Arizona school aims to continue expanding campus and increasing in-person enrollments.
Three years and five months after transitioning to nonprofit status, Grand Canyon University (GCU) has successfully sold off $1.2 billion of debt. The milestone marks a major step in a very unusual journey for a Christian school.
One of the nation’s largest Christian universities, GCU was founded as a nonprofit in 1949 but turned into a for-profit entity in 2004 during a period of financial distress. After a decade of increasing its earnings and enrollment, the university returned to nonprofit status. The debt sale, finalized in December, completes GCU’s transition and positions the university for its next phase of growth, GCU president Brian Mueller told CT.
“It was not an easy process, but it ended up being an exhilarating one,” he said. “It’s been described as the largest real-estate-related financing in the state of Arizona history, and so it wasn’t without its complexity; it took some time.”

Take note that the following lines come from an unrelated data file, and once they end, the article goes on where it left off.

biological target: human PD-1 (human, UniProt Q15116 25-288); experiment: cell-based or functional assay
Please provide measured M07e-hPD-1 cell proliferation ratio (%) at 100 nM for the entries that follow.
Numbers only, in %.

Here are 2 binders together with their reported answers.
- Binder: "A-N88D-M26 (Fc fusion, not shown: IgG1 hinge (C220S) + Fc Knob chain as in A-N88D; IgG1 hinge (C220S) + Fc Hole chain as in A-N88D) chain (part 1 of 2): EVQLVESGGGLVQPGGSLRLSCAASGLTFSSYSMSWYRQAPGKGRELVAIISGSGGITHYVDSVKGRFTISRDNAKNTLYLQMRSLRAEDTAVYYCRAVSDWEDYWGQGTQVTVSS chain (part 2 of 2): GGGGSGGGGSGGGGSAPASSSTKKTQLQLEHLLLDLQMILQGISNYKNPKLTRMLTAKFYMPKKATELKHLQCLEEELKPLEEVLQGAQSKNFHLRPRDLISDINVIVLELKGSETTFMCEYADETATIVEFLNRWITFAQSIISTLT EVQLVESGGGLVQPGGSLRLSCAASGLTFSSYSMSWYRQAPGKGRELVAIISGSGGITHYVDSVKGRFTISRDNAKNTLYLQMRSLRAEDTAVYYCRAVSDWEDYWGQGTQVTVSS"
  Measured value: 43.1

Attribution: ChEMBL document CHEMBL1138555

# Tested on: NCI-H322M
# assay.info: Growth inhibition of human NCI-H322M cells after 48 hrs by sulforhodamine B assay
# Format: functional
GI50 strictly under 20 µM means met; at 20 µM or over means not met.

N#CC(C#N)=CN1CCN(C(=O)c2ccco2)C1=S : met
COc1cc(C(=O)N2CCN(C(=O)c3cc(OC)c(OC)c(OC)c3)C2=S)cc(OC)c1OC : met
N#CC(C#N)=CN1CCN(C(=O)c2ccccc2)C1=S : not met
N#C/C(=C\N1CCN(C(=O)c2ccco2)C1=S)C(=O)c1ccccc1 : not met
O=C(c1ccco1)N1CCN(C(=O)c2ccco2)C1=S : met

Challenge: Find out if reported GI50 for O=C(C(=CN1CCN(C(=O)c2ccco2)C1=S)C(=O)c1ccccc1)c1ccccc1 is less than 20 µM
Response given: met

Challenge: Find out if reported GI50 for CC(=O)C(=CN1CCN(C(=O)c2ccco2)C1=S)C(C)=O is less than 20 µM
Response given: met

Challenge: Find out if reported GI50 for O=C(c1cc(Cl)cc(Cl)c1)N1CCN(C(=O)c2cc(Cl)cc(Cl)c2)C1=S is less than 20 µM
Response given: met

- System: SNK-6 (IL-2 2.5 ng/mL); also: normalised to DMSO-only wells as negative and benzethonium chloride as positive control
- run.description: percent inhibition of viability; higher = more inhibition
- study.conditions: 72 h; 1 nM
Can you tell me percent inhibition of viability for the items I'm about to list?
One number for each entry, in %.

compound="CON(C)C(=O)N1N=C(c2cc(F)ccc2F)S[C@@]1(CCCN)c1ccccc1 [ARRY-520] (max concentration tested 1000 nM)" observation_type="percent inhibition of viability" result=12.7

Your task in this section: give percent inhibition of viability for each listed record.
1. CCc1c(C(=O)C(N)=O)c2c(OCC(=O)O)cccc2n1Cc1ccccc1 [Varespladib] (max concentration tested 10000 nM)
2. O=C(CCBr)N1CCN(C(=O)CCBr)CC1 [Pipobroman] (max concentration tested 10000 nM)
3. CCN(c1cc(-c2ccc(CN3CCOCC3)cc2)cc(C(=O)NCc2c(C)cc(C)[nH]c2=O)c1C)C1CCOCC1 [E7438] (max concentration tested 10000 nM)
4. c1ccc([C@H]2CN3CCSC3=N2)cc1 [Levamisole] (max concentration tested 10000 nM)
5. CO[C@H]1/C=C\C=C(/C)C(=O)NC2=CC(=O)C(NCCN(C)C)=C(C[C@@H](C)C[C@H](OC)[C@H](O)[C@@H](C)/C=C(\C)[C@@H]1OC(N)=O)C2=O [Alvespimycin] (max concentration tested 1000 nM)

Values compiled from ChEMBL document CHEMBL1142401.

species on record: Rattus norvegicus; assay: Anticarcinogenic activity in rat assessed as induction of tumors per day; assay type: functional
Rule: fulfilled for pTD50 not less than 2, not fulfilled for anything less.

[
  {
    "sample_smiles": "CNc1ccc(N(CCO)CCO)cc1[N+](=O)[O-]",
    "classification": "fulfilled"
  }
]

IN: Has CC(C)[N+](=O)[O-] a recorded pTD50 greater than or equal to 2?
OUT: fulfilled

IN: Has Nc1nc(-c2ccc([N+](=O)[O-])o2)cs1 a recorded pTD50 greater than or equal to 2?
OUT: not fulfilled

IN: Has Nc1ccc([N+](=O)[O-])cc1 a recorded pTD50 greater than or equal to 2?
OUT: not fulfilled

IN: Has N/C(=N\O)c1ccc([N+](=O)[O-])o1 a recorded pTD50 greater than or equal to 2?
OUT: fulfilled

As a for-profit college, GCU was able to invest $1.6 billion into its academic infrastructure over the last decade, according to Mueller, without significant tuition increases. GCU renovated and expanded its campus, building new classrooms, 25 dorms, a recreation center, and a 7,000-seat arena.
With the money from the junk bond sale, GCU will refinance the remaining debt on a $875 million loan it took out in 2018 as part of the arrangement to separate from Grand Canyon Education (GCE), which remains a for-profit institution. That loan, due in 2025, allowed GCU to buy its assets from GCE.
GCU will also continue freezing on-campus tuition costs and work to grow enrollment, Mueller said. In 2008, the school had around 1,000 on-campus students. Today it has about 23,000—with another 90,000 …